NORTH SURREY — Students from North Surrey Secondary’s robotics team are headed to the World Championships in Texas from April 19 to 22.
The team of 35 students, called Hephaestus, is the only B.C. group advancing to the worlds.
“It’s been insane,” said Julie Occleshaw, career development facilitator at the high school. “We fly out Tuesday morning.”
Hephaestus qualified for the global competition after winning the Rookie Allstar Award in the Western Canadian Regional FIRST Robotics competition in Calgary – which hosted 50 teams from seven countries – the weekend of April 8.
Considering this is the first year the robotics club has ever existed, getting to the worlds was no small feat.
“We are indeed a rookie team,” Occleshaw told the Now-Leader. “When they started no one knew anything about anything. We knew a little bit about programming in java, but nothing about robotics. We actually used C++ which is quite advanced. So they learned C++ to be able to do this.
“I didn’t think we’d make it to the worlds,” she said excitedly. “We just hoped to have a rookie that drove, and we focused our effort on that Rookie Allstar Award.”
North Surrey Secondary’s Hephaestus robotics team, pictured after recently winning the Rookie All-Star Award in a Calgary competition that qualified them to compete in the worlds. (Photo submitted)
Three other Surrey schools competed – L.A. Matheson, Semiahmoo, Princess Margaret. Together, as an all-Surrey alliance, the four high schools advanced to the quarter-finals.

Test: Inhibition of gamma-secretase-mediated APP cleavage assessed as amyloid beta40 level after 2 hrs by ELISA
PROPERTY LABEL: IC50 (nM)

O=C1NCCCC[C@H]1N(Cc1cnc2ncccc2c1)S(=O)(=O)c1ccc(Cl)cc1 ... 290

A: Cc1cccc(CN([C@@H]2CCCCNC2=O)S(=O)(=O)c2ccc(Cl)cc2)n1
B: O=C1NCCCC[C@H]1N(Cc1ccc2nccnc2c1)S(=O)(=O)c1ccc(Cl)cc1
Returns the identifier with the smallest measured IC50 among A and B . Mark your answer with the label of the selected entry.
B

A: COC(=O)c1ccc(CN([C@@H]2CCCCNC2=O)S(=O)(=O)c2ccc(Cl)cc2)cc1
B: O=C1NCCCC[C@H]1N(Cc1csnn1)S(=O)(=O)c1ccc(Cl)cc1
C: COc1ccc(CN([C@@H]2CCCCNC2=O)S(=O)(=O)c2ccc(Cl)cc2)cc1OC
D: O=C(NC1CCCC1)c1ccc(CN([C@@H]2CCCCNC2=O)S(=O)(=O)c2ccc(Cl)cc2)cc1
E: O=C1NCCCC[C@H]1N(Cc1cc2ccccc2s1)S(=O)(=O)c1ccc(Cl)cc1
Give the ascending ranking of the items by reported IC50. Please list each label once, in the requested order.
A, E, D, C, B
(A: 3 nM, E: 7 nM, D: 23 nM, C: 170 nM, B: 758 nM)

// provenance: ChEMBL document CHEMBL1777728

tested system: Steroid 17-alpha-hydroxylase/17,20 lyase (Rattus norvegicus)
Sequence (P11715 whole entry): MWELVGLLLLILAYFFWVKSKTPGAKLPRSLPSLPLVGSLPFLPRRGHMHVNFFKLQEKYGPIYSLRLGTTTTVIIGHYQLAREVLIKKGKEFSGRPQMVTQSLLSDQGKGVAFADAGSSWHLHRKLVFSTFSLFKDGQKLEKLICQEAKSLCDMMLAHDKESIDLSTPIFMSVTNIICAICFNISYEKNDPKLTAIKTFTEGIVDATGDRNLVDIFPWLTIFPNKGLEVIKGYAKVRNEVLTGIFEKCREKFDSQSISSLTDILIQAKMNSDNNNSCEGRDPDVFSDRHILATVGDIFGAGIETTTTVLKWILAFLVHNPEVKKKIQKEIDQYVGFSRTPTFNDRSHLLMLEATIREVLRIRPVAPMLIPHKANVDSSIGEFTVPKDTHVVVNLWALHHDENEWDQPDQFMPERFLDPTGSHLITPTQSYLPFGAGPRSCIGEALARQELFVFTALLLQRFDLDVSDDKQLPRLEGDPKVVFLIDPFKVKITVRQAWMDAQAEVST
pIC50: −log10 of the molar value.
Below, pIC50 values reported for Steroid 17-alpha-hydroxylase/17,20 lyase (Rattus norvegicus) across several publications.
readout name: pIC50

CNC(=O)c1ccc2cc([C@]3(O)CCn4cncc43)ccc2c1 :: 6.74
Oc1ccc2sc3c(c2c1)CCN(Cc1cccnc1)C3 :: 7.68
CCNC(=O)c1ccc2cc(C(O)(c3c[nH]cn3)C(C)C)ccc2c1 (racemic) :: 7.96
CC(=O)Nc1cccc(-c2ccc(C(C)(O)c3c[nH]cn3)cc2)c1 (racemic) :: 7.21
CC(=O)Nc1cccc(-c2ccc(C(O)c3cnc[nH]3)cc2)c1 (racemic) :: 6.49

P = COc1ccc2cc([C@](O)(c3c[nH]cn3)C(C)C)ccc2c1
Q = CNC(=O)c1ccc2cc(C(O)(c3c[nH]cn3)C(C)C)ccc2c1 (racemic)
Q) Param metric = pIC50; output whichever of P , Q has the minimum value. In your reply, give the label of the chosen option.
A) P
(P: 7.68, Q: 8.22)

But as the only team headed to the worlds, Hephaestus members are frantically preparing.
“We shipped robot Tuesday (April 11),” said Occleshaw. “We had to create the crate, there’s a particular type of wood and dimensions they require. Tut the robot was built and designed in six week period in January. You have six weeks from when they reveal challenge to bag and tag.”
Morgan Ng, a Grade 9 student at North Surrey Secondary, said it’s been an “amazing experience.”
“I want to be a mechatronics engineer when I grow up,” she said. “My grandpa was an electrical engineer and I didn’t really get to meet him for very long but my dad told me a lot about him. I think in Grade 5 I started really getting interested in engineering and playing around.”
This year, Ng said she largely helped with the designing and prototyping the team’s robot.
She laughed as she said “tons of people” are surprised to hear she is on a robotics team, “not only because of my age,” she explained, “but because I’m a female. A lot of people have been surprised.”
Ng said she looks forward to getting to Texas and competing in the worlds because she won’t be as nervous as she was at the worlds, and hopes “going to capture the experience instead of rushing.”
Callum Learmonth, also in Grade 9, is Ng’s best friend and said they “king of went into it together.”
Callum said he really enjoyed learning about robotics and engineering, but also the people he met along the way.
“We’ve met people from all over, from Australia, Turkey, Poland, China, U.S. and Canada. It’s been really good.”
Establishing the robotics team was Occleshaw’s idea.
“I am not a technical person at all,” Occleshaw said. “My affiliation is I have a sister who is a homeschooling parent in Ontario and she started doing this with her kids. They are now all engineers, full-ride scholarships and it’s just amazing the opportunities it opened up.
“I wanted to get that on the books and make sure we had this opportunity for our kids,” added Occleshaw.
But North Surrey wasn’t the only school awarded at the Calgary competition earlier this month. The L.A. Matheson team took home the Judges Award, while Princess Margaret earned the Industrial Design award.
For more information on the global competition visit www.firstchampionship.org.